A private report from real estate research firm Green Street Advisors obtained by The Real Deal dubbed Fascitelli’s departure “a succession failure,” as TRD reported online last month.
“The point is that Mr. Roth always had Mr. Fascitelli, but there is not an obvious Fascitelli 2.0 behind the original,” analyst Michael Knott wrote in the report.
Roth acknowledged during the earnings call that Vornado’s track record on corporate governance — the relationship between the board, management and stakeholders — was far from stellar.
“I can tell you we grapple,” he said, conceding that the resignation would lead to a “downtick” from analysts in Vornado’s corporate governance grade. But, Roth noted, the implications of Fascitelli’s decision have “been debated long and hard” among the board.
The Green Street report rated Fascitelli’s tenure at Vornado as mixed, marked by extreme highs such as the $437 million acquisition of office landlord Mendik Co. in 1997 — “among the best M&A deals in REIT history” — to disasters such as the 2010 purchase of a 10.7 percent stake in JCPenney.
The latter decision led to a $224.9 million loss for Vornado.
Since the 2000s, the report noted, the REIT had evolved from an “industry behemoth with a perceived Midas touch” to “a company struggling to find its long-term identity.”
The report added, however, that some of Vornado’s recent big-ticket investments, such as the $140 million commitment to develop the retail space underneath the New York Marriott Marquis at 1535 Broadway in Times Square, were appropriate for its long-term plans.
ISI’s Auerbach described Fascitelli’s resignation as “a step back” in Vornado’s plan to simplify its holdings, a goal Roth announced in his annual chairman’s letter to shareholders last year. Indeed, the company sold $2 billion worth of assets over the past year, but invested in only $1.3 billion worth of assets. (In recent years, the company was thought to have strayed too far from its core retail business, the Green Street report said.)
Next in line
Some have speculated that the JCPenney debacle led to Fascitelli being nudged out. A major real estate player interviewed by TRD, who’s done a number of marquee deals with Vornado, dismissed that, saying losses, even if that size, were simply par for the course.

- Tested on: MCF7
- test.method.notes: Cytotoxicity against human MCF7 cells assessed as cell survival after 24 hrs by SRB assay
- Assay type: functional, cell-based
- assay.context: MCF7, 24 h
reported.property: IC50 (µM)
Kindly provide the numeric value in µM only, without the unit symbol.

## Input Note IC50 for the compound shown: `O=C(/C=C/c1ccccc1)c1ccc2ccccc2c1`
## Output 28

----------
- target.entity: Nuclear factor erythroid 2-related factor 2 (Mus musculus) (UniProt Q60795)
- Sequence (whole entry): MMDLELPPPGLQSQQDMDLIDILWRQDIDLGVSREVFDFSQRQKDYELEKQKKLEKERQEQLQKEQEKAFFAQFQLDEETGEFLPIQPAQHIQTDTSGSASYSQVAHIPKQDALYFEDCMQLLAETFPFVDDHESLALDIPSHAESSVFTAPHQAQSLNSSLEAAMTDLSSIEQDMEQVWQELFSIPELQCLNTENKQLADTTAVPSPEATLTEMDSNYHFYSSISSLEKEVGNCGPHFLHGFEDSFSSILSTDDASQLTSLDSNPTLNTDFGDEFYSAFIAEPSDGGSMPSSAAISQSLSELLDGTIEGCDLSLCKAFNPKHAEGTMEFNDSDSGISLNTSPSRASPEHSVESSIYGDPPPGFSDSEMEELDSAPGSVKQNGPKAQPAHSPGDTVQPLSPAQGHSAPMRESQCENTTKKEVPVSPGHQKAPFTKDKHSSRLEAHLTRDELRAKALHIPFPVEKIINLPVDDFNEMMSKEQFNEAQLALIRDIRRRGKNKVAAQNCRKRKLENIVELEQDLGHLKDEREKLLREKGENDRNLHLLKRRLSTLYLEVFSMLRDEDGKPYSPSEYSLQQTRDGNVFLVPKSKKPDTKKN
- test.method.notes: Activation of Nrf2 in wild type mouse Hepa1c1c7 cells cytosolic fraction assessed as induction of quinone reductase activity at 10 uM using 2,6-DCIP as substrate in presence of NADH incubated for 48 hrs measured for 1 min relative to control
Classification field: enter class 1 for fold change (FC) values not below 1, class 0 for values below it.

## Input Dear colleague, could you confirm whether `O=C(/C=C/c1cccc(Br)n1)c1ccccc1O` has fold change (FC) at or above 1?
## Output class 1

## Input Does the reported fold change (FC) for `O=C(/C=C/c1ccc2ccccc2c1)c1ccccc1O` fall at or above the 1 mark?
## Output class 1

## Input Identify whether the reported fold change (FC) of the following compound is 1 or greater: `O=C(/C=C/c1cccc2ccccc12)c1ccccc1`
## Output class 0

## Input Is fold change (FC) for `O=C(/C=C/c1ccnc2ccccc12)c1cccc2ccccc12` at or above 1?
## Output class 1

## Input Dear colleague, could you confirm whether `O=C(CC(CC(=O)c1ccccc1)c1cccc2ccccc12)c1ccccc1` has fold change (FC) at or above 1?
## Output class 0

“It’s a pimple on their ass,” he said of the JCPenney deal.
“Mike was a real driver of progress,” he added, noting that Fascitelli was adept at implementing Roth’s big-ticket ideas.
In fact, both the Green Street report and the executive at the Vornado subsidiary believed that the JCPenney deal was likely driven by Roth.
There are several names being floated around as possible replacements. Internally, Vornado’s 60-year-old David Greenbaum and 53-year-old Mitchell Schear, heads of the REIT’s New York and Washington, D.C., units respectively, are front-runners, according to the Green Street report.
Outside of the firm, the aforementioned real estate player named SL Green’s CEO Marc Holliday, who he called “one of the greatest geniuses in our industry,” a possible candidate. The source also cited General Growth Properties CEO (a former Vornado retail chief) Sandeep Mathrani.
But Sandler O’Neill’s Goldfarb said that Holliday, who has been lionized for growing SL Green into the city’s top office landlord since he took over as CEO in 2004, would be loath to leave his current job. “Holliday has taken [SL Green] from being in the shadow to being a dominant player,” Goldfarb said.
But jumping ship could be a lucrative move for Holliday — his total compensation in 2012 was $15 million, while Fascitelli’s was $64.4 million, according to Forbes.
A spokesman for Vornado declined to comment on Fascitelli’s resignation, deferring instead to the earnings call.
Fascitelli, meanwhile, is signing a one-year noncompete clause, Roth said. Joseph Macnow, Vornado’s chief financial officer, added that there would be no severance package.
After the year, Fascitelli would probably take over a large real estate company, the executive at the Vornado subsidiary said.